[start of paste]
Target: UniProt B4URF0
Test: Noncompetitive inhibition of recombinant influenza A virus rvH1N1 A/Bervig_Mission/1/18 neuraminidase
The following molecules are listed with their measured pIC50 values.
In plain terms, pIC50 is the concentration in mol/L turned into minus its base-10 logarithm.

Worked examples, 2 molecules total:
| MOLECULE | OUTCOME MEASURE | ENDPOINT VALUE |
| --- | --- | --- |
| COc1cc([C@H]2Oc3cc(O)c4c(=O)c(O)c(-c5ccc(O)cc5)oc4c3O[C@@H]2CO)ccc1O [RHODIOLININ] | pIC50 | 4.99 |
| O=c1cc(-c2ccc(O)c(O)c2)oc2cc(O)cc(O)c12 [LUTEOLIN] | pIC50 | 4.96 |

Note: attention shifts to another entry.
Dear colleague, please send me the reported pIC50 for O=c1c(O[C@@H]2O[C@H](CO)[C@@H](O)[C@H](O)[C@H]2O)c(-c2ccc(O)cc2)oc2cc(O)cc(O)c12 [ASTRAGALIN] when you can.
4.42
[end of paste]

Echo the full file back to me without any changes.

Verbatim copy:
Target: UniProt B4URF0
Test: Noncompetitive inhibition of recombinant influenza A virus rvH1N1 A/Bervig_Mission/1/18 neuraminidase
The following molecules are listed with their measured pIC50 values.
In plain terms, pIC50 is the concentration in mol/L turned into minus its base-10 logarithm.

Worked examples, 2 molecules total:
| MOLECULE | OUTCOME MEASURE | ENDPOINT VALUE |
| --- | --- | --- |
| COc1cc([C@H]2Oc3cc(O)c4c(=O)c(O)c(-c5ccc(O)cc5)oc4c3O[C@@H]2CO)ccc1O [RHODIOLININ] | pIC50 | 4.99 |
| O=c1cc(-c2ccc(O)c(O)c2)oc2cc(O)cc(O)c12 [LUTEOLIN] | pIC50 | 4.96 |

Note: attention shifts to another entry.
Dear colleague, please send me the reported pIC50 for O=c1c(O[C@@H]2O[C@H](CO)[C@@H](O)[C@H](O)[C@H]2O)c(-c2ccc(O)cc2)oc2cc(O)cc(O)c12 [ASTRAGALIN] when you can.
4.42